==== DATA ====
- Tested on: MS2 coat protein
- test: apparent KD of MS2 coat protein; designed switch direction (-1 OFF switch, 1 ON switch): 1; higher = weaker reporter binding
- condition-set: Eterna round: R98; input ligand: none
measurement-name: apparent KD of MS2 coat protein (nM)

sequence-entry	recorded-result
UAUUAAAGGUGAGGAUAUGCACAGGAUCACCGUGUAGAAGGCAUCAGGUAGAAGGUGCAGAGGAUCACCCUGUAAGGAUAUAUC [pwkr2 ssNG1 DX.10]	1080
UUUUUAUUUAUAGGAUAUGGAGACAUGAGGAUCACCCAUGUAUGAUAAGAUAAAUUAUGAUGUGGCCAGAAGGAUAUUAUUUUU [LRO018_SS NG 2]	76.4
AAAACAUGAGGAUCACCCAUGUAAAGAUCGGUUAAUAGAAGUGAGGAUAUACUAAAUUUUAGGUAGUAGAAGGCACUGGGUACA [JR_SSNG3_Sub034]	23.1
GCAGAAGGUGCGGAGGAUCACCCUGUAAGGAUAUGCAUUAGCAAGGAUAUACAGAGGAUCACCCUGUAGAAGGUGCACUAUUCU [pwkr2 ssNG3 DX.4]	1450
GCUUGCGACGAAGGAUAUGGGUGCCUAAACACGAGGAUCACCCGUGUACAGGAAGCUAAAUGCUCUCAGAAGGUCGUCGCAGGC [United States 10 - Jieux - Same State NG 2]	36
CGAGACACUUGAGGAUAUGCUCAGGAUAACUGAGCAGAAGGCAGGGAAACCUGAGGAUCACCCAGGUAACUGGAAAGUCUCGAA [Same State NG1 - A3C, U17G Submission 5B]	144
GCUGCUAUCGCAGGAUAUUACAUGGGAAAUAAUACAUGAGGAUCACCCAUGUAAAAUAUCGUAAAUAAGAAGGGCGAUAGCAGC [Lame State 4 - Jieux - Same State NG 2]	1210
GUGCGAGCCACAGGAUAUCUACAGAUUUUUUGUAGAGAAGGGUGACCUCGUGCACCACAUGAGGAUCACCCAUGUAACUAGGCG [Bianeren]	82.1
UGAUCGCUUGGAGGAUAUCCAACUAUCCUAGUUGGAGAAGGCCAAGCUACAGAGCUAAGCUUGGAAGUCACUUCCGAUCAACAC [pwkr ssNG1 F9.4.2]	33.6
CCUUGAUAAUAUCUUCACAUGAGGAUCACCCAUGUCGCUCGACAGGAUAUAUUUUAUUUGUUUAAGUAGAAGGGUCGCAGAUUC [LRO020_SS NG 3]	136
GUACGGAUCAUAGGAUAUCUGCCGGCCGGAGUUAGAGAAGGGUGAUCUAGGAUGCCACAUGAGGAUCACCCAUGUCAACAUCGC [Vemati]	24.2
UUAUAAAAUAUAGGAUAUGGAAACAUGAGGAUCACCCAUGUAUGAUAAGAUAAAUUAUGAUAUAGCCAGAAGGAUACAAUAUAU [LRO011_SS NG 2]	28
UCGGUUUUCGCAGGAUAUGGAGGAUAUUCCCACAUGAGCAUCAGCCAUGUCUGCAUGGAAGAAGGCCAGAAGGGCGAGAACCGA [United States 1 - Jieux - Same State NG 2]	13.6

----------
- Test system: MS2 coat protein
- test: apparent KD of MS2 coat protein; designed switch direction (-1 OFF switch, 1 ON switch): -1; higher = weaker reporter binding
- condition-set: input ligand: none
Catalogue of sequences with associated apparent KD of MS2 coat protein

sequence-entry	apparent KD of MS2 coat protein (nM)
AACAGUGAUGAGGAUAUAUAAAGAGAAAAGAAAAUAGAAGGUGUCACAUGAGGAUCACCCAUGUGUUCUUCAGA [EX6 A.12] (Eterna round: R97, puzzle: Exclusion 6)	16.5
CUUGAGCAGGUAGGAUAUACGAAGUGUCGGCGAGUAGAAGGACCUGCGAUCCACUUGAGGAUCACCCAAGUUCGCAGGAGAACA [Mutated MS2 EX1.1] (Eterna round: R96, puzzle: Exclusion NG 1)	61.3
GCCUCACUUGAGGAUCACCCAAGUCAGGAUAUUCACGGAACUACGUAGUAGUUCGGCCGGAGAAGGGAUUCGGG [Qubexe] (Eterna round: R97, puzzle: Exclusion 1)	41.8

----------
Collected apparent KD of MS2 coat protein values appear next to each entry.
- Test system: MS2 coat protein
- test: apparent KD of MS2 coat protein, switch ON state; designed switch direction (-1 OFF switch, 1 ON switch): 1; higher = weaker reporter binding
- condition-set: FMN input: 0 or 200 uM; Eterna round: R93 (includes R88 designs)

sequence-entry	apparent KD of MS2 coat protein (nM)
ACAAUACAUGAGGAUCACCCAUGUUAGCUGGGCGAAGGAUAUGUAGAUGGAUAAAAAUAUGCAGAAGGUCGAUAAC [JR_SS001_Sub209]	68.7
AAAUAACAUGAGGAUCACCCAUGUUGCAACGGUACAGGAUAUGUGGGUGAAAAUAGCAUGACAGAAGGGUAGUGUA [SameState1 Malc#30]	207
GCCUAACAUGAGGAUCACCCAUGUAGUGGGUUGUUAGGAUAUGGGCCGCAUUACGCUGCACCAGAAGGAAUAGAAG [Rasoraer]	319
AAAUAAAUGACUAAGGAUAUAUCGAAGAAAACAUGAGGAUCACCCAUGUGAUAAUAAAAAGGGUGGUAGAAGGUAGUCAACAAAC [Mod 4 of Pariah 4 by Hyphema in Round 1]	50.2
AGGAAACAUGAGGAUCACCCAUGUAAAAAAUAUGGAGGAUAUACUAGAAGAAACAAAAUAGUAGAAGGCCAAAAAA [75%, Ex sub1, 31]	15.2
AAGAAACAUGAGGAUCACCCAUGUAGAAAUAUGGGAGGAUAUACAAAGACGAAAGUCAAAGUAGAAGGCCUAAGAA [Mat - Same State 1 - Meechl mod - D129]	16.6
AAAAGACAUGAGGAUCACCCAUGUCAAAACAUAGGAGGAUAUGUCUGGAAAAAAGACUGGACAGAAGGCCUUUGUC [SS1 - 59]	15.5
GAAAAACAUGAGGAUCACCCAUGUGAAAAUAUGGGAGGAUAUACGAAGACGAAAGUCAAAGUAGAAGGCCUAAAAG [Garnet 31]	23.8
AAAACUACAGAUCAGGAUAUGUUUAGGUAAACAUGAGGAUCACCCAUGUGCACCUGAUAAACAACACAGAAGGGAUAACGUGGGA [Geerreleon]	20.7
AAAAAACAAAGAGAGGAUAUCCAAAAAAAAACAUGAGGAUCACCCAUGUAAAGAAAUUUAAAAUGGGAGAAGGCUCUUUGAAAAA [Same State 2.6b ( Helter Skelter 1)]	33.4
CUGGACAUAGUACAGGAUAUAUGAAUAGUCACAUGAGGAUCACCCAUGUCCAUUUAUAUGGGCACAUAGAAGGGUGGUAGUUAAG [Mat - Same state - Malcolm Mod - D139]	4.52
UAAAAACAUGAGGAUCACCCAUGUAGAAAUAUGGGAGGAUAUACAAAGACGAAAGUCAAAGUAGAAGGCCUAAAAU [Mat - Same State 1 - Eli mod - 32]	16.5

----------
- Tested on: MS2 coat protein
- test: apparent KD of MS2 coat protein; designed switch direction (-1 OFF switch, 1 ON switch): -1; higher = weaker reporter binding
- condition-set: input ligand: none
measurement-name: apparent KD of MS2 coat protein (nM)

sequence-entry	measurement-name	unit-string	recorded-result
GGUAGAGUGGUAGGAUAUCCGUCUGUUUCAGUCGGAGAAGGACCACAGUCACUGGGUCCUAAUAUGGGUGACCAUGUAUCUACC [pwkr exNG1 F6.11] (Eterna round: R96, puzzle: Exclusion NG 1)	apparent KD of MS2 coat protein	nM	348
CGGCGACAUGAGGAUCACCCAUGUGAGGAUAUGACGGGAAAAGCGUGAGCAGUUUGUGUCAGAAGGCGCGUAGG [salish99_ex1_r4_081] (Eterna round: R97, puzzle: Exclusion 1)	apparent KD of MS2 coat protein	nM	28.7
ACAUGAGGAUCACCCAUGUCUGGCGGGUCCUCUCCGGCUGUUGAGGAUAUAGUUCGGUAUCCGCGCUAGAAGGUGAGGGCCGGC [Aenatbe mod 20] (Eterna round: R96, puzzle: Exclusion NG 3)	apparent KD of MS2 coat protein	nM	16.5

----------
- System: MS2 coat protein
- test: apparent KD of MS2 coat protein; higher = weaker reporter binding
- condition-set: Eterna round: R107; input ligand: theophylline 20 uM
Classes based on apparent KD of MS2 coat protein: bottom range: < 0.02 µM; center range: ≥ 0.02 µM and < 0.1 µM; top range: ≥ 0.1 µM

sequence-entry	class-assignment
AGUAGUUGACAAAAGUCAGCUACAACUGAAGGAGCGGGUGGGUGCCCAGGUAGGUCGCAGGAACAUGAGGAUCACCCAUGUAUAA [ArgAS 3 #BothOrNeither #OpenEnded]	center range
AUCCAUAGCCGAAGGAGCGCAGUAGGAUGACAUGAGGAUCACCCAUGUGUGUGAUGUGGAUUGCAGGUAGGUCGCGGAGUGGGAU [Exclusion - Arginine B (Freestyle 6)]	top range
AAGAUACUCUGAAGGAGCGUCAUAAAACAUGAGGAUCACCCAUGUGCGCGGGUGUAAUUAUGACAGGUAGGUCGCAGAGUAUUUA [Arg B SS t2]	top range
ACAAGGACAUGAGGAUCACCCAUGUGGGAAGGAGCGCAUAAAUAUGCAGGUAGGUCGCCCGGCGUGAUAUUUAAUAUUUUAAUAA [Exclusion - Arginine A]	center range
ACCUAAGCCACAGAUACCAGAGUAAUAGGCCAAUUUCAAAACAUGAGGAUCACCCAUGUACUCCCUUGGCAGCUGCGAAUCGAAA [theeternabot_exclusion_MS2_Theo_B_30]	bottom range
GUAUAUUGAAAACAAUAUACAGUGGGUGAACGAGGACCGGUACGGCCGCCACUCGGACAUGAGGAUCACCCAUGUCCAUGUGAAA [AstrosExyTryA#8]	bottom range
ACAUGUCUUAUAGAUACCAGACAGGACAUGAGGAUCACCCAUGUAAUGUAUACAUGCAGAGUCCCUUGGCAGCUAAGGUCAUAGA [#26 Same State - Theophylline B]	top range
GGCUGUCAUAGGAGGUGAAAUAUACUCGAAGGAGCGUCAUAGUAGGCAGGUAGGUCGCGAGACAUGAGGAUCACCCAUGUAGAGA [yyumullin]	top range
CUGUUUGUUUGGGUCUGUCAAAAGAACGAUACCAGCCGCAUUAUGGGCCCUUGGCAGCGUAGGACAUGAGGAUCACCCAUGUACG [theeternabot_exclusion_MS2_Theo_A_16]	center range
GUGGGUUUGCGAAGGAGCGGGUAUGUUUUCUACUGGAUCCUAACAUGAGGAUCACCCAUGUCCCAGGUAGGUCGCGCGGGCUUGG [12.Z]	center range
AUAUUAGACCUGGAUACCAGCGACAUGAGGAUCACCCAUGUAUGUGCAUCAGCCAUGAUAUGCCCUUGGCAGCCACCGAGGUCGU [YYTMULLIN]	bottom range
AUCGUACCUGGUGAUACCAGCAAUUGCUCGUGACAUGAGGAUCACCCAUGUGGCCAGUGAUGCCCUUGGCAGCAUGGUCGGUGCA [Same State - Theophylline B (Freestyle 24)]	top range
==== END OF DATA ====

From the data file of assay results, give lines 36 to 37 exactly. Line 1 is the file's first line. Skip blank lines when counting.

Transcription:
GCCUAACAUGAGGAUCACCCAUGUAGUGGGUUGUUAGGAUAUGGGCCGCAUUACGCUGCACCAGAAGGAAUAGAAG [Rasoraer]	319
AAAUAAAUGACUAAGGAUAUAUCGAAGAAAACAUGAGGAUCACCCAUGUGAUAAUAAAAAGGGUGGUAGAAGGUAGUCAACAAAC [Mod 4 of Pariah 4 by Hyphema in Round 1]	50.2